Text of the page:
and in an early case of celebrity public relations:

"The Zulus later claimed that they would not have killed him if they had known who he was. Zabanga, his chief assailant, met his death in July at the Battle of Ulundi. Eugénie was later to make a pilgrimage to Sobuza's kraal, where her son died. The Prince, who had begged to be allowed to go to war, taking the sword carried by the first Napoleon at Austerlitz to war with him, and worried his commanders by his dash and daring, was described by Wolseley as "a plucky young man, and he died a soldier's death. What on earth could he have done better?".'

-" its nice just to be here with all the guys and just mucking in as one of the lads."

Don't get me wrong Prince I'm not questing your bravery just wondering why you were surrounded by a Gurkha regiment !!!

# 3 The Gurkhas, the legendary "martial race" of Nepalese warriors, were chosen in particular for this role. Their language Nepali is quite similar to Dari spoken in Afghanistan, and they are acclimatised high altitudes.

# 7 A soldier of 'C' company, The Royal Gurkha Rifles, uses his 'Kukri' knife to chop up a water melon, during a brief re-supply. "They are the loveliest people in the world," their commanding officer Lieutenant-Colonel Bourne told The Times, "But when the switch is flicked, it gets very nasty."
(click photo galley)

~ google~ Cry 'God for Harry, England and St George'
In their acclaim for this new Prince Hal, the media have once again made themselves the useful idiots of disastrous military adventurism (George Galloway)

just for the record,

Prince Harry a member of the Household Cavalry
has been based in a former madrassa *along with a Gurkha regiment*, in southern Helmand.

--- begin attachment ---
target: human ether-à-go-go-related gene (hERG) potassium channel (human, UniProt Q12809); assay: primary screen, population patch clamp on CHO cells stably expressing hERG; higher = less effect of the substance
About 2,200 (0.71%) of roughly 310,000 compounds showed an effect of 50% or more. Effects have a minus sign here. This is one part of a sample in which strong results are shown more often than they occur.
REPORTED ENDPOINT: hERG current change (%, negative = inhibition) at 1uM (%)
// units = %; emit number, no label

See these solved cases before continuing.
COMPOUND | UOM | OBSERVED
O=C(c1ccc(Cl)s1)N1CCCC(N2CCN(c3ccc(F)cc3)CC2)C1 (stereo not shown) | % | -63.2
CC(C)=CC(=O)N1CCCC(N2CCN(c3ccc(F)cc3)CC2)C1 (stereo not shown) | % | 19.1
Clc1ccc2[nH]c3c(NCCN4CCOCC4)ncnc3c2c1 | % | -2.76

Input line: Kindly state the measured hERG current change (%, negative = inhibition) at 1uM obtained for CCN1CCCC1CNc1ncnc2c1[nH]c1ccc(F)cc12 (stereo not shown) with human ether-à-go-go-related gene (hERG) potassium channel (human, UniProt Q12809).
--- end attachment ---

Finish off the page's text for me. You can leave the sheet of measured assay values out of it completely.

This heroic eposide began in Sept 2007
~ ~

Britains Britain's Prince Harry has joined one of the most fearsome units in the British Army the Gurkhas and is undergoing intensive training with the legendary brigade.

The prince, 22, who is currently serving as an officer in the posh cavalry regiment, the Blues and Royals, is taking part in intensive training with the legendary unit to improve his fighting skills.

He is reportedly undergoing a four-day exercise with the 3rd Battalion Royal Gurkha Rifles in the Brecon Beacons, Wales.

At the end of the exercise, Harry, a 2nd lieutenant whose own unit has gone to Iraq without him because of fears for his safety, will be presented with an honorary kukri, the curved knife of the Gurkhas.

'Harry will be told that when the kukri leaves its sheath it can never be returned without blood being drawn', a media report quoted an insider as saying.'

What do you suppose that the Royals actually leaked it all to Drudge so that their darling wouldn't have to see combat? He gets to be a "hero" and come home safely.

The men on this post all sound jealous to me. He has shown physical courage and a willingness to share, in small part, the fate of ordinary young Britons. Would you rather have him pub crawling and sitting in the front row at fashion shows? Or working at a hedge fund? Oh yeah, then you would say he had been raised beautifully.

Johanna, seems your having difficulty reading *all the men* ~

I think the whole thing is a scam, as one English bloke on the Galloway's log said, 'now that Harry's safe what about Tom and Dick ?
I found Alan's comment quite hilarious.
Further more if Harry wants to fight he should not be limited to a four month rotation *nor receive any special protection*.
As a poster boy he is now far more valuable than his worth as a soldier.
Read 'Cry 'God for Harry, England and St George', Galloway expresses these views in a profound manner with a delightful touch of irony.
As to future prospects Harry might follow his mothers example or learn demining in the army - now there's a task which would give him a rush ! keep him out of the pubs and provide him with a productive career once he leaves the army -
btw I over came my addiction to the army very early. cheers jt